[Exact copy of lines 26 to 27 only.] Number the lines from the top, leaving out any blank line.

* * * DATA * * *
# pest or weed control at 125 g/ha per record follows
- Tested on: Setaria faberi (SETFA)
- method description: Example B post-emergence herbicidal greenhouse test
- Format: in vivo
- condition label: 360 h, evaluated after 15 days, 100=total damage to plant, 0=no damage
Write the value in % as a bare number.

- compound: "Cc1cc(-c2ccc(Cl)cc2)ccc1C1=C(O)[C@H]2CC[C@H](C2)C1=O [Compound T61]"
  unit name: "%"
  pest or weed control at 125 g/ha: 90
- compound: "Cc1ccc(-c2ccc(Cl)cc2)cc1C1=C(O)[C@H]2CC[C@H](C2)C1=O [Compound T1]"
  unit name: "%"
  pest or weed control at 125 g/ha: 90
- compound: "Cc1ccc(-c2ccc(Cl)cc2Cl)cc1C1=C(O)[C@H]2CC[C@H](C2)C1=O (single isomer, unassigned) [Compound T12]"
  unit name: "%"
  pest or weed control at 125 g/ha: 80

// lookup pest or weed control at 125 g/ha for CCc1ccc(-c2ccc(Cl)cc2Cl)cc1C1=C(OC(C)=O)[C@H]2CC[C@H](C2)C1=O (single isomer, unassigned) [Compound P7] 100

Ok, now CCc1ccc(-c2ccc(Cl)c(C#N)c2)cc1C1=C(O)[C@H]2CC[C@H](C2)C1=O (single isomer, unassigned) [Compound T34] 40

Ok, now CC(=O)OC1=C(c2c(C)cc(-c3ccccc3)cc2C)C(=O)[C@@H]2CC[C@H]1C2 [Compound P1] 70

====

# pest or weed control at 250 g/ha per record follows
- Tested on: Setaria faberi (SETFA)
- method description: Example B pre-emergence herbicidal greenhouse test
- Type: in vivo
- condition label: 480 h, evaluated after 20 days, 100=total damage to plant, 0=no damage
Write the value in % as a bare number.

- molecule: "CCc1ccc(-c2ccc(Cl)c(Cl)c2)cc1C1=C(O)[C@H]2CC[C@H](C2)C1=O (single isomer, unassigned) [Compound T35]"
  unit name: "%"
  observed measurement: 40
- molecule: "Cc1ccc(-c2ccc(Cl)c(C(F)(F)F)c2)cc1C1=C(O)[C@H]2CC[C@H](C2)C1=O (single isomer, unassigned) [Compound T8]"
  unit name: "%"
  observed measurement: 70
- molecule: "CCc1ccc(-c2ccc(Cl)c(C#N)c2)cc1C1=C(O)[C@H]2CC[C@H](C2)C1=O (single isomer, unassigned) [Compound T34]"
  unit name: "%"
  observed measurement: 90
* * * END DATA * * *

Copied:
- molecule: "CCc1ccc(-c2ccc(Cl)c(Cl)c2)cc1C1=C(O)[C@H]2CC[C@H](C2)C1=O (single isomer, unassigned) [Compound T35]"
  unit name: "%"